Did Amazon Just Solve the Two Eternal Problems With Tech Support?

The Citizen's Guide to the Future
Sept. 25 2013 4:53 PM

Did Amazon Just Solve the Two Eternal Problems With Tech Support?

Will Oremus Will Oremus

Will Oremus is Slate's senior technology writer.

Amazon announced a new tablet today, the Kindle Fire HDX. It comes in two sizes and boasts a largely typical array of upgrades from the previous Kindle Fire, including a faster processor, better speakers, and a spiffed-up screen.

It also comes with one feature you won’t find on any other tablet—or just about any other piece of consumer electronics, for that matter. It’s called Mayday, and it could be the future of tech support. Or it could be a terrible misstep.

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The idea: nearly instant, on-demand tech support via live video chat with a real person, available anytime. Press the Mayday button on the Quick Settings menu, and a human tech-support agent will pop up on your screen, ready to offer whatever assistance you might need. The agents can’t actually see your face, but they can see your tablet screen and have full access to your device, which might unnerve the particularly privacy-conscious. On the plus side, that means Amazon’s agents can do things like draw on your screen to show you what they’re doing—or, in the worst case, go ahead and fix the problem themselves, rather than just attempting to talk you through it.

If so, that would solve the second-biggest problem with tech support today: the frustrating back-and-forth that ensues when either the customer or the agent doesn’t get what the other is talking about.

As for the biggest problem with tech-support—the interminable wait time to get a human on the line—Amazon is aiming to solve that too. In its announcement, the company says its goal is to connect every customer with an agent within 15 seconds or less, no matter the time of day, week, or year.

Our goal is to revolutionize tech support,” Bezos said in a statement. Indeed, plenty of companies now offer virtual, computerized assistants—which tend to be pretty dense—while others offer human tech support by phone or text chat. Some, like Apple, offer free face-to-face support for anyone willing to make the trek to a local store. But at a time when most companies force you to jump through hoops to reach a real person, Amazon is lowering the bar to direct human contact.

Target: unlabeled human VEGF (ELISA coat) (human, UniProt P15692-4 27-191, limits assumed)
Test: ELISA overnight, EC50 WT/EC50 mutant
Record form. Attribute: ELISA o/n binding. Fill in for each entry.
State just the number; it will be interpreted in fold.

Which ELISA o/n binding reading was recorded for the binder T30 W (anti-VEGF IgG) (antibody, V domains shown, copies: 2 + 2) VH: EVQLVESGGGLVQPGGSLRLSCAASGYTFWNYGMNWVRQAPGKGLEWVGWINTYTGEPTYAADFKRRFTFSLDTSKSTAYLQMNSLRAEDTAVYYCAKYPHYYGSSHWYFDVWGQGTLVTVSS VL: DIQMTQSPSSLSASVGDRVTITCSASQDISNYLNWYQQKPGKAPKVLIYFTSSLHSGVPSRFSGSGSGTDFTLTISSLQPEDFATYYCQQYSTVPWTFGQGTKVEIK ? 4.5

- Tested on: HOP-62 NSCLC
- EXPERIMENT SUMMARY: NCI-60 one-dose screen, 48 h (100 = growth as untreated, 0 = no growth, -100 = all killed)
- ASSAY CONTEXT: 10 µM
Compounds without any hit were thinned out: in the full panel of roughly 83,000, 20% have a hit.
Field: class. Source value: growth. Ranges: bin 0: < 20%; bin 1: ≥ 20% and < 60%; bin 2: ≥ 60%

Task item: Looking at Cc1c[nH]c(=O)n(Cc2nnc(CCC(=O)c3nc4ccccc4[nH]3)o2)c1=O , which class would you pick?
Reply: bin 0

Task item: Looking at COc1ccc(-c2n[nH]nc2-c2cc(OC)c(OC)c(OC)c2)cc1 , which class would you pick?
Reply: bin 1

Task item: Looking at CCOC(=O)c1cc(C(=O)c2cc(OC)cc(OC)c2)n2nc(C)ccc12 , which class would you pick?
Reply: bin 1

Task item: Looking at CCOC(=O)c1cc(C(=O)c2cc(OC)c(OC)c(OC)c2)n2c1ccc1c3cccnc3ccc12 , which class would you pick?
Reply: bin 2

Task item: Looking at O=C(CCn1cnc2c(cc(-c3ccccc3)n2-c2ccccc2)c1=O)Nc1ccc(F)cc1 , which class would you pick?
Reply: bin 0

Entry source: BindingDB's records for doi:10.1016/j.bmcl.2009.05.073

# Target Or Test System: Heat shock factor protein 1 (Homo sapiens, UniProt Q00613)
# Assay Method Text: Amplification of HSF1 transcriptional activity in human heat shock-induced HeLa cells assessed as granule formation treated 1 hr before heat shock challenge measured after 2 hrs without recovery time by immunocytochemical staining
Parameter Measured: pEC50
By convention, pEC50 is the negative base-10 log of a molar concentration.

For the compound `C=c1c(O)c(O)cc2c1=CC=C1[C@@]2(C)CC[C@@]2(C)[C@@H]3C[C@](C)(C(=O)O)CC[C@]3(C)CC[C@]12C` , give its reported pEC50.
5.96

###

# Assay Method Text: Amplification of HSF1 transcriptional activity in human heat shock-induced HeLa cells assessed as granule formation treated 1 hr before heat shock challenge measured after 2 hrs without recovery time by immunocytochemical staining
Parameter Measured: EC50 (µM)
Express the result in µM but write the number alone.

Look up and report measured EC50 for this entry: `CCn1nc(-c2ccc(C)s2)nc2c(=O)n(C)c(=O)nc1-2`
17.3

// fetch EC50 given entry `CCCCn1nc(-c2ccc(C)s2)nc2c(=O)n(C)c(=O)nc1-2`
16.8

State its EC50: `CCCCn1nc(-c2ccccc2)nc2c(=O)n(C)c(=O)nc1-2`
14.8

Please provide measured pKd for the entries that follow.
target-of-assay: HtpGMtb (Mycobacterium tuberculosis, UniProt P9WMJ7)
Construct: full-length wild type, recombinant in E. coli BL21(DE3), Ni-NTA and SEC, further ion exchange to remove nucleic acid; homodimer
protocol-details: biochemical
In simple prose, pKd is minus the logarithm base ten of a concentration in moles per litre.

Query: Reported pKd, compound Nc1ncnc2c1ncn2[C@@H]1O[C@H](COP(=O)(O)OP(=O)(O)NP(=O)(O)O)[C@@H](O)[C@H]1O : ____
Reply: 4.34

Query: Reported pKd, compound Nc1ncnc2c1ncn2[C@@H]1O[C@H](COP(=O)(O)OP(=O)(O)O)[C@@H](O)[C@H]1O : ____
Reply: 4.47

It sounds wonderful. But can Amazon really pull it off? In an interview with AllThingsD, CEO Jeff Bezos insists it can. The company has thousands of employees ready, he said, even in case of an initial rush. “Initially, a lot of people will use it just to show it off,” Bezos told Ina Fried. “We want to encourage that. It’s a ‘wow’ feature.”

It’s even more of a “wow” feature when you consider that hiring passably intelligent humans is expensive, and yet Amazon’s tablets are among the cheapest in their category. Once again, the company seems to be banking on a strategy of building market share first and making money later. The Kindle Fire was never supposed to be much of a money-maker itself. Rather, its goal is to seamlessly connect users with Amazon's online offerings, encouraging them to buy Amazon products, stream Amazon movies, and store their data in the Amazon cloud. The company's shareholders have proven remarkably patient so far. I suspect that if Mayday succeeds in drawing new customers to the Kindle Fire—which so far has captured only a fraction of the market share that Apple’s iPad and Samsung devices command—they’ll be willing to bear with Bezos yet again.

Future Tense is a partnership of SlateNew America, and Arizona State University.

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